K2410 Version 1.1 / 31.10.2023 / English
Many Olim mistakenly think that the tax holiday exempts you from paying Israeli tax if you are working for a company located outside of Israel. For example, if a US company is paying you a salary and transferring it directly into your US bank account – wouldn’t that be considered foreign income and therefore exempt? The short answer is no.
When it comes to determining your income tax responsibilities, the location of the company (or your bank account) is far less important than where you are physically located while performing your duties. If you are living in Israel while you are earning your salary, that salary would be Israeli-sourced income and would not fall under the Aliyah exemption.
Many Olim are under the impression that in order to make the most of their Aliyah tax holiday they must sell their non-Israeli investments prior to the end of the ten years. This strategy is often based on a misunderstanding of how the Israeli tax would be calculated if you were to sell your holdings after ten years. Generally, when non-Israeli investments are sold after your ten years are up, the portion of the gains that are attributed to your tax holiday would still be exempt from Israeli taxation.
Let’s look at a simplified example to better understand this concept: Say I bought a US stock for $100 three years after making Aliyah. Ten years later (three years after the end of my holiday) I sell the stock for $150. In this case I would pay Israeli tax on only 30% of the $50 profit, because seven out of the ten years were part of the Aliyah tax holiday. Note that the actual calculations are a bit more complicated (done on a linear day-count basis) and usually involves taking the exchange rate on the date of sale to determine both the sale price and cost basis in shekels.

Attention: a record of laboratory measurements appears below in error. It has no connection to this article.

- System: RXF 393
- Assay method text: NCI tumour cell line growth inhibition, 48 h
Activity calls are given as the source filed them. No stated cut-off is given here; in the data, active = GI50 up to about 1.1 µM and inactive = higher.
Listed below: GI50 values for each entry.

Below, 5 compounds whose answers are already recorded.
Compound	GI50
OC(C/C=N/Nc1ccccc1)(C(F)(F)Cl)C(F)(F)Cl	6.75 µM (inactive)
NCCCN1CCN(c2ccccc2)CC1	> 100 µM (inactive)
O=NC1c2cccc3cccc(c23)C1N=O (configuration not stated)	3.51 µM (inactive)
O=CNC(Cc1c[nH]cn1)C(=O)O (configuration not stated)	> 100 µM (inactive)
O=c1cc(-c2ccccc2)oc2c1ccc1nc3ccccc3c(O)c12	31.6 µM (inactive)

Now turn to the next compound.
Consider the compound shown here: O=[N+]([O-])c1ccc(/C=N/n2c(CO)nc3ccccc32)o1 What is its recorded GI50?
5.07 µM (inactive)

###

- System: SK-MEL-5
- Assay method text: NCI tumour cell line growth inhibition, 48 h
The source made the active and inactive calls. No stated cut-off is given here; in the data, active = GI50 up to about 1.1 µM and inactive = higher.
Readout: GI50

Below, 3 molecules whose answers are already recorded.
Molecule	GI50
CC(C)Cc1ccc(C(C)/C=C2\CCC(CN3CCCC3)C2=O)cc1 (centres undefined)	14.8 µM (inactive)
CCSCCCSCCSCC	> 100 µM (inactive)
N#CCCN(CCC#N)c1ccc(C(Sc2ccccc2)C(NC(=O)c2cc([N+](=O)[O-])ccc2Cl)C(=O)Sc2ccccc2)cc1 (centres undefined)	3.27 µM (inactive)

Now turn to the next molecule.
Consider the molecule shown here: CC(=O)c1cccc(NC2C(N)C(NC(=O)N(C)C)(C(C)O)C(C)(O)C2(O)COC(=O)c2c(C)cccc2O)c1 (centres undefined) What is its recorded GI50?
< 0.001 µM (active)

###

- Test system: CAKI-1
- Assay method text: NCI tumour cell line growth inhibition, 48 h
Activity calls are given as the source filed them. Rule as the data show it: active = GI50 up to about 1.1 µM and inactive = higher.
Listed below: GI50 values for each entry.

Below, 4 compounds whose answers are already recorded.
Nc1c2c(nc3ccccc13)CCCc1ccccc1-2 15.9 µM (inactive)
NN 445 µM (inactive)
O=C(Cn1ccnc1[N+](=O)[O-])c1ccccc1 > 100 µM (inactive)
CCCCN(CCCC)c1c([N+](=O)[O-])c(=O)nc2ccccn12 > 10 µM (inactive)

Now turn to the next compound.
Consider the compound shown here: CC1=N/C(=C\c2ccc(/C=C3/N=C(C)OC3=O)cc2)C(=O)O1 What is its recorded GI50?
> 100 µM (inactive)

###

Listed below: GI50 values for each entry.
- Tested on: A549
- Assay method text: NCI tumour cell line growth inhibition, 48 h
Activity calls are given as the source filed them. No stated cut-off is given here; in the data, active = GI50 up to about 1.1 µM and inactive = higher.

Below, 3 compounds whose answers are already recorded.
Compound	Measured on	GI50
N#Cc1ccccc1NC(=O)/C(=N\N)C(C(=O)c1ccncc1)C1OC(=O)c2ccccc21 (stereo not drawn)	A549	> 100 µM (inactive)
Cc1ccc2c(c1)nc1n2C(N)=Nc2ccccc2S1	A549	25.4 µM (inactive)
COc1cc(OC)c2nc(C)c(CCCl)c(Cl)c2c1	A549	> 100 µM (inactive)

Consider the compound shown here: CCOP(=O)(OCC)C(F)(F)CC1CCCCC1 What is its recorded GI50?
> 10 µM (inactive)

American citizens, who in any event are still liable to pay US taxes on gains, should be extra careful before selling their investments and realizing gains. For many Americans, it makes sense to continue to maintain the bulk of your long term investments outside of Israel even after the 10 years have concluded.
Many assume that the tax “holiday” ends at the end of the tax year, ten years after you made Aliyah. Like we mentioned above, the actual date when the holiday ends is ten years from the day you became an Israeli tax resident. For example, if you moved to Israel on July 15th, 2011 – your Aliyah tax holiday would have ended on July 15th, 2021. For Olim with non-Israeli sourced income, the transition year can be complex – some of the income earned in that year would not need to be reported while other income earned in the same year would require reporting.
A comprehensive review of your situation with a knowledgeable Israeli accountant prior to the end of your holiday is recommended. This is especially the case if you have significant assets outside of Israel.